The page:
Field Trip to the Western Hudson Highlands, New York

Long Island Geologists Field trip on June 28, 2003

Led by Prof. Alexander E. Gates
Department of Earth and Environmental Sciences
Rutgers University
Newark, NJ 07102

Download the field guide as a pdf file

Bret Bennington's photos for this field trip

Virtual Reality Field Trip to Harriman State Park

The following descriptions of the stops are from the "Field Trip to the Western Hudson Highlands, New York" 

We did not have time to visit Stops  5 and 7.

The following photos were taken by Gil Hanson unless otherwise noted. If you have better photos or photos that show features not shown here please e-mail them to me at gilbert.hanson@sunysb.edu

Photos courtesy of Gates et al, 2003 are from the Guide "Field Trip to the Western Hudson Highlands, New York"

The rocks in Harriman and Bear Mountain State Parks record a long and complex history that began 1.3 billion years ago and continues today. Most of the rocks were deposited as sediments and volcanics about 1.3 billion years ago in a setting similar to Japan today. About 1.0 to 1.1 billion years ago, a huge mountain building event called the Grenville Orogeny resulted from a continental collision similar to that which built the Himalayas. This event turned all of the rocks into the gneisses that we see today. The rocks were buried to about 25-30 km depth during this event and heated to over 700C. A second phase of the Grenville orogeny was the formation of large strike-slip faults similar to the San Andreas Fault, CA of today. Magnetite (iron ore) in veins several miles in length was mined for iron for two centuries in early American history. The Grenville Orogeny was one of several that built the supercontinent Rodinia. There was a period of tectonic quiescence for over 200 million years until Rodinia broke-up in a worldwide rifting event.

STOP 1: Metapelites and Graphite-sulfide Gneiss

(Seven Lakes Drive at Lake Sebago Dam)

 The rocks at this stop include sillimanite-garnet gneiss, cordierite-sillimanite gneiss, garnet-biotite gneiss, all of these are locally migmatitic, garnet-quartz granofels, graphite-pyrite or marcasite gneiss, and quartzofeldspathic gneiss. The sulfide bearing rocks weather to a red rust color on the surface. The deformation state ranges from somewhat randomly oriented grains to mylonitic. Late warping to gentle folding can be seen on the layer surfaces. They have shallowly northeast-plunging fold axes that parallel the mineral lineation.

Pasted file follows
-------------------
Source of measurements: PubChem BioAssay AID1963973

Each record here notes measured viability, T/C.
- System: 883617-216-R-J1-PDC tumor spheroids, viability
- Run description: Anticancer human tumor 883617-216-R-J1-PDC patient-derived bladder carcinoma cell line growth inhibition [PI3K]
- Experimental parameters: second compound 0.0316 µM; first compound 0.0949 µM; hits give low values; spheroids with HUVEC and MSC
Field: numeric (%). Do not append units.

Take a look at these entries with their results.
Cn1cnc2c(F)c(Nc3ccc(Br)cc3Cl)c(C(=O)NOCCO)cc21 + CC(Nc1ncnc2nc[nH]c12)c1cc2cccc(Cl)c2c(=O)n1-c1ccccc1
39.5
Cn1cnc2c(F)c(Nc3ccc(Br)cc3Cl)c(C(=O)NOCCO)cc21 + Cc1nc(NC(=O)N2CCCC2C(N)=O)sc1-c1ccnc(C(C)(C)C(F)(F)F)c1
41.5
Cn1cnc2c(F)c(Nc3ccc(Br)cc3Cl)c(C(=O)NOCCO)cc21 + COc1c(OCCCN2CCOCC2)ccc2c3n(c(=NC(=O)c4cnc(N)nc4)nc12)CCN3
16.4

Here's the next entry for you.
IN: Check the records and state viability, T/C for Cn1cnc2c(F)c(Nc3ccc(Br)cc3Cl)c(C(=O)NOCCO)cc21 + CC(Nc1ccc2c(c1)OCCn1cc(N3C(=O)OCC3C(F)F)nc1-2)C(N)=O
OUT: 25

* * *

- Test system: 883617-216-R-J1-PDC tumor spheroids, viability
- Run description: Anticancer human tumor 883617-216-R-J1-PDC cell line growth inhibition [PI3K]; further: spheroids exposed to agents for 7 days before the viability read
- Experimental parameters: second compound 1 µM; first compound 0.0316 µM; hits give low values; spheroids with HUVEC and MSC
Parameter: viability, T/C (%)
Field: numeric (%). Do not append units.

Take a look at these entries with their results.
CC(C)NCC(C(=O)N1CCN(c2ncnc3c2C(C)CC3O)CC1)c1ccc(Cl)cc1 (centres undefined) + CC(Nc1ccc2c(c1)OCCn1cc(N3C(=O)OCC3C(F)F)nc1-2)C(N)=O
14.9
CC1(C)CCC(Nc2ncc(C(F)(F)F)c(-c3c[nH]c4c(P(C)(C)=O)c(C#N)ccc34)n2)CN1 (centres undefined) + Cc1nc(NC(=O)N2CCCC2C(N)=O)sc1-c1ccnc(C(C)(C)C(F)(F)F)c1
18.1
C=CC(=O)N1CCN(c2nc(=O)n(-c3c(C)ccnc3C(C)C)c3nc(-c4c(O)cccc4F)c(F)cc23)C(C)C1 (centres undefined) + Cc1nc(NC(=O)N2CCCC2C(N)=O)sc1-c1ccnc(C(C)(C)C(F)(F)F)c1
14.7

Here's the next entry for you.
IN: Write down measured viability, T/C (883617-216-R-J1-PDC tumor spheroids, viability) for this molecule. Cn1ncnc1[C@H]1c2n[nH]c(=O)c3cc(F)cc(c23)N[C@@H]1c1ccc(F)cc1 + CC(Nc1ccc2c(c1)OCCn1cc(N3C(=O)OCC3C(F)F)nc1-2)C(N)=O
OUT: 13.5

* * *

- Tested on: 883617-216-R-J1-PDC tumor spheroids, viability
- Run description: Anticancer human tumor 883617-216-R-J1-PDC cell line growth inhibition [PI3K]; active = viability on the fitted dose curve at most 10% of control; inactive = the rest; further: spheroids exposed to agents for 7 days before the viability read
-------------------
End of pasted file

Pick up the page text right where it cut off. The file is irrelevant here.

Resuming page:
These rocks are representative of the low energy deposits of the sequence. They are interpreted to have formed in a restricted marine basin that was likely euxinic and with a significant volcanic input. In other areas, these rocks can contain biotite gneiss with 55% garnets, thin marble lenses, and layers of pyroxene-plagioclase gneiss that are interpreted to be of volcanic origin.  

The following photos are thumbnail. Click on them to get larger images.

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Stop 1 Metapelites and graphite-sulfide gneiss. Notice the iron staining on the outcrop due to iron oxide resulting form oxidation of iron sulfide. Photo courtesy of  Joe Malave.

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Stop 1 Nearly vertical "Bedding" in metasedimentary rocks

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Stop 1 Close up of "bedding"

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Stop 1 Garnet-rich facies.

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Stop 1 Quartz-graphite "vein

 

STOP 2: Nappe-Stage Folds

Tight to locally isoclinal recumbent folds are displayed within biotite and hornblende quartzofeldspathic gneiss. The folds trend shallowly to the northeast and have a sheared out lower limb. Parasitic folds are common. The gneiss is interlayered and is dominated by biotite quartzofeldspathic gneiss which locally contains garnet. One outcrop shows a progressive change from biotite-poor to biotite-rich gneiss over a 2 m interval with an abrupt contact to biotite-poor quartzofeldspathic gneiss. There are local granitic veins which are also folded.

The rock is interpreted to be metamorphosed sedimentary to volcaniclastic rock that was deposited in a high energy environment. The hornblende-rich rock reflects volcanic input. The apparent fining upward sequence might reflect a prograding fan or delta or shifting channel sequence. The folds were generated during westward directed fold nappe emplacement. These recumbent folds are observed at all scales. They appear to accompany peak metamorphic conditions. This tectonic event is interpreted to have been a Himalayan type continental collision.

 

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Stop 2 Outcrop sized nappe stage folds
Photo courtesy of Gates et al, 2003
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Stop 2 Nappe-stage folds Outcrop, Mostly shows nice scenery

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Stop 2 Small-scale nappe stage folds